Nations have made some strides in preparing for the dangers of global warming, the report says, for instance by building coastal barriers against rising oceans or establishing early-warning systems for future storms. But many of those adaptation efforts are “incremental” and lack sufficient funding, particularly in poorer countries, the report finds.
And if temperatures keep rising, many parts of the world may soon face limits in how much they can adapt. Beyond 1.5 degrees Celsius of warming, low-lying island nations and communities that depend on glaciers may face severe freshwater shortages
To stave off a chaotic future, the report recommends that nations move away from the fossil fuels that have underpinned economies for more than 180 years.
Governments and companies would need to invest three to six times the roughly $600 billion they now spend annually on encouraging clean energy in order to hold global warming at 1.5 or 2 degrees, the report says. While there is currently enough global capital to do so, much of it is difficult for developing countries to acquire. The question of what wealthy, industrialized nations owe to poor, developing countries has been divisive at global climate negotiations.
A wide array of strategies are available for reducing fossil-fuel emissions, such as scaling up wind and solar power, shifting to electric vehicles and electric heat pumps in buildings, curbing methane emissions from oil and gas operations, and protecting forests.
But that may not be enough: Countries may also have to remove billions of tons of carbon dioxide from the atmosphere each year, relying on technology that barely exists today.
The report acknowledges the enormous challenges ahead. Winding down coal, oil and gas projects would mean job losses and economic dislocation. Some climate solutions come with difficult trade-offs: Protecting forests, for instance, means less land for agriculture; manufacturing electric vehicles requires mining rare earth metals for use in their batteries.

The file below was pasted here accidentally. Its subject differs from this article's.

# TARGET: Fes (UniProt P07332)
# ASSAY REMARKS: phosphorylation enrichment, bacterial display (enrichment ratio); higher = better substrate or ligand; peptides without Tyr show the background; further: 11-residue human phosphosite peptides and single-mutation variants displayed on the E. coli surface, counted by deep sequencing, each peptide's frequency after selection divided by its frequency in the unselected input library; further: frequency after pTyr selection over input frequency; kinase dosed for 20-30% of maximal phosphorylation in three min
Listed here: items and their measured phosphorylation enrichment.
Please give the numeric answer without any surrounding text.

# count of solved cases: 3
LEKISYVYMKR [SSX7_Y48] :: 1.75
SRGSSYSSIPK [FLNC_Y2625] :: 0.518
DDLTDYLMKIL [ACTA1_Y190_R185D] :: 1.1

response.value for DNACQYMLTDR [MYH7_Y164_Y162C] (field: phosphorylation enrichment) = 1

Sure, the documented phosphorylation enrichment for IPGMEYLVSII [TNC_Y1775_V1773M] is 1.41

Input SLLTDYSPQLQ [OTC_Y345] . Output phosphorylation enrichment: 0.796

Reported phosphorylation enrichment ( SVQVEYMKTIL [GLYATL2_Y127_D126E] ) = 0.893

And because nations have waited so long to cut emissions, they will have to spend hundreds of billions of dollars to adapt to climate risks that are now unavoidable.
The new report is expected to inform the next round of United Nations climate talks this December in Dubai, where world leaders will gather to assess their progress in tackling global warming. At last year’s climate talks in Sharm el Sheik, language calling for an end to fossil fuels was struck from the final agreement after pressure from several oil-producing nations.
“Without a radical shift away from fossil fuels over the next few years, the world is certain to blow past the 1.5 C goal.” said Ani Dasgupta, president of the World Resources Institute, an environmental group. “The I.P.C.C. makes plain that continuing to build new unabated fossil fuel power plants would seal that fate,” he added, using the abbreviation for the Intergovernmental Panel on Climate Change.
While the next decade is almost certain to be hotter, scientists said the main takeaway from the report should be that nations still have enormous influence over the climate for the rest of the century.
The report “is quite clear that whatever future we end up with is within our control,” said Piers Forster, a climate scientist at the University of Leeds who helped write one of the panel’s earlier reports. “It is up to humanity,” he added, “to determine what we end up with.”